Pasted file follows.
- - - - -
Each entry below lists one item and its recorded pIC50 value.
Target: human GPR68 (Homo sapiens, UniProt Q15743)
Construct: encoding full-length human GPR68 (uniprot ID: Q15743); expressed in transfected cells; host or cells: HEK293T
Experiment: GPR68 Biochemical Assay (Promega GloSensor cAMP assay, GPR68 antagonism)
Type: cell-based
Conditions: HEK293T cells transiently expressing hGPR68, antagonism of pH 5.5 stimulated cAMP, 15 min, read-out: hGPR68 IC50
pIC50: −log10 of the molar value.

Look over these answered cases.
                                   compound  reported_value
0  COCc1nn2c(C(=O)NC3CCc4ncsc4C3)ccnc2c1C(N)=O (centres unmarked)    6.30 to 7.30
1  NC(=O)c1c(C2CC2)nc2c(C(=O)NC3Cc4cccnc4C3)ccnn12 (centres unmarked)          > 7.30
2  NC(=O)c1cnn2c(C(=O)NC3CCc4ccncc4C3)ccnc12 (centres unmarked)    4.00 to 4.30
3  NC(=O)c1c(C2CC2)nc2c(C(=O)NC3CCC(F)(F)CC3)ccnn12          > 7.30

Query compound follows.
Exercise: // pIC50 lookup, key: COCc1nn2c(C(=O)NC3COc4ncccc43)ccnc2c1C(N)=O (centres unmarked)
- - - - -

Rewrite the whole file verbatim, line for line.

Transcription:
Each entry below lists one item and its recorded pIC50 value.
Target: human GPR68 (Homo sapiens, UniProt Q15743)
Construct: encoding full-length human GPR68 (uniprot ID: Q15743); expressed in transfected cells; host or cells: HEK293T
Experiment: GPR68 Biochemical Assay (Promega GloSensor cAMP assay, GPR68 antagonism)
Type: cell-based
Conditions: HEK293T cells transiently expressing hGPR68, antagonism of pH 5.5 stimulated cAMP, 15 min, read-out: hGPR68 IC50
pIC50: −log10 of the molar value.

Look over these answered cases.
                                   compound  reported_value
0  COCc1nn2c(C(=O)NC3CCc4ncsc4C3)ccnc2c1C(N)=O (centres unmarked)    6.30 to 7.30
1  NC(=O)c1c(C2CC2)nc2c(C(=O)NC3Cc4cccnc4C3)ccnn12 (centres unmarked)          > 7.30
2  NC(=O)c1cnn2c(C(=O)NC3CCc4ccncc4C3)ccnc12 (centres unmarked)    4.00 to 4.30
3  NC(=O)c1c(C2CC2)nc2c(C(=O)NC3CCC(F)(F)CC3)ccnn12          > 7.30

Query compound follows.
Exercise: // pIC50 lookup, key: COCc1nn2c(C(=O)NC3COc4ncccc43)ccnc2c1C(N)=O (centres unmarked)